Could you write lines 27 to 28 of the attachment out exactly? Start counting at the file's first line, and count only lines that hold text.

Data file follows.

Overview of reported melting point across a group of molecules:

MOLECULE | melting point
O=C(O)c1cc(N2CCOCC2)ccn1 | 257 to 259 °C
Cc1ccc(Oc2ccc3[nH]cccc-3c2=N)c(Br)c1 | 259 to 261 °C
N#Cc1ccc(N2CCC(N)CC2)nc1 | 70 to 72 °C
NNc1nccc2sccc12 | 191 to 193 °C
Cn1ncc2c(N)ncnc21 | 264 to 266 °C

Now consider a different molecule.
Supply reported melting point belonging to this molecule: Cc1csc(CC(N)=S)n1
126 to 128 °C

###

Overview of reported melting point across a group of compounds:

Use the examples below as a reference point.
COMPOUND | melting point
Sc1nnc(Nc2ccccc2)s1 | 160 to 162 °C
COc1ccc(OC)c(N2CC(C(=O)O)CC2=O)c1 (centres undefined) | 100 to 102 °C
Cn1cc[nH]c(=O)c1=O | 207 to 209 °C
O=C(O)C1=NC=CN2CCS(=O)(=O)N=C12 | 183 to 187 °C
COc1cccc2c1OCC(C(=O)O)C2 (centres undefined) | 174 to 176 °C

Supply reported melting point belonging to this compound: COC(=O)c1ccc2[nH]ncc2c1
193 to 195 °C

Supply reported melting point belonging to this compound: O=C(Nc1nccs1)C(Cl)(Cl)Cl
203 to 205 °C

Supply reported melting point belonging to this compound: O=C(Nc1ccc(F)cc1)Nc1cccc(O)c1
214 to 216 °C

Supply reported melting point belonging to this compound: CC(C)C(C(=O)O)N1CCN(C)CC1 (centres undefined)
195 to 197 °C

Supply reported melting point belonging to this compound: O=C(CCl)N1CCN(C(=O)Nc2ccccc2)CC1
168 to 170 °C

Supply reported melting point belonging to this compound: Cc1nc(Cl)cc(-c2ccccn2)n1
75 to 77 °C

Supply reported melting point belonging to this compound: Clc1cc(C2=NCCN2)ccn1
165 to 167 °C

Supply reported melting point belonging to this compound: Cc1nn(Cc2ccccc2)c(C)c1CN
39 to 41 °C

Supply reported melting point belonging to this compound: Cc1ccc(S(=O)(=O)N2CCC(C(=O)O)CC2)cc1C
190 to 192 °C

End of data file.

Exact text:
195 to 197 °C

Supply reported melting point belonging to this compound: O=C(CCl)N1CCN(C(=O)Nc2ccccc2)CC1